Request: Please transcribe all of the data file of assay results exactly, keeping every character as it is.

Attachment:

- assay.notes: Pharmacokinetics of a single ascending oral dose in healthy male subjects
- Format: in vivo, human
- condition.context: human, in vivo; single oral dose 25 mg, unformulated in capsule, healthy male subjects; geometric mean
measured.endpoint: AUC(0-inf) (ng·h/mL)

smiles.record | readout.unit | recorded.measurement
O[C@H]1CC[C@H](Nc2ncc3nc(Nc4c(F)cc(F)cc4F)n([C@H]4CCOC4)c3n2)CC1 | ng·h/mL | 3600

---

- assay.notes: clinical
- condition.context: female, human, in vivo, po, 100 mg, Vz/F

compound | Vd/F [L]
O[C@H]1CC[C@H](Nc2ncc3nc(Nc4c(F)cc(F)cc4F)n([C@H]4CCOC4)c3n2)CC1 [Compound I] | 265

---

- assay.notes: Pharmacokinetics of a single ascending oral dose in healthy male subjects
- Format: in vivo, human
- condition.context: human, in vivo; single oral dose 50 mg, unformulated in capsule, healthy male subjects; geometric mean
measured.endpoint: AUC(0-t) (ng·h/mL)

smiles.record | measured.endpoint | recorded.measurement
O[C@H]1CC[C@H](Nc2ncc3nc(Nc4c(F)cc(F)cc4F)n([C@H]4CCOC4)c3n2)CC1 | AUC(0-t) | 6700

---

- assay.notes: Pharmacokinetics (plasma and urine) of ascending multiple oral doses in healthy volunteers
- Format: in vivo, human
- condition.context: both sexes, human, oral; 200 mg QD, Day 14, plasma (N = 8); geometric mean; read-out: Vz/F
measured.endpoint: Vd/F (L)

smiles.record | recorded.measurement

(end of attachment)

- assay.notes: Pharmacokinetics of a single ascending oral dose in healthy male subjects
- Format: in vivo, human
- condition.context: human, in vivo; single oral dose 25 mg, unformulated in capsule, healthy male subjects; geometric mean
measured.endpoint: AUC(0-inf) (ng·h/mL)

smiles.record | readout.unit | recorded.measurement
O[C@H]1CC[C@H](Nc2ncc3nc(Nc4c(F)cc(F)cc4F)n([C@H]4CCOC4)c3n2)CC1 | ng·h/mL | 3600

---

- assay.notes: clinical
- condition.context: female, human, in vivo, po, 100 mg, Vz/F

compound | Vd/F [L]
O[C@H]1CC[C@H](Nc2ncc3nc(Nc4c(F)cc(F)cc4F)n([C@H]4CCOC4)c3n2)CC1 [Compound I] | 265

---

- assay.notes: Pharmacokinetics of a single ascending oral dose in healthy male subjects
- Format: in vivo, human
- condition.context: human, in vivo; single oral dose 50 mg, unformulated in capsule, healthy male subjects; geometric mean
measured.endpoint: AUC(0-t) (ng·h/mL)

smiles.record | measured.endpoint | recorded.measurement
O[C@H]1CC[C@H](Nc2ncc3nc(Nc4c(F)cc(F)cc4F)n([C@H]4CCOC4)c3n2)CC1 | AUC(0-t) | 6700

---

- assay.notes: Pharmacokinetics (plasma and urine) of ascending multiple oral doses in healthy volunteers
- Format: in vivo, human
- condition.context: both sexes, human, oral; 200 mg QD, Day 14, plasma (N = 8); geometric mean; read-out: Vz/F
measured.endpoint: Vd/F (L)

smiles.record | recorded.measurement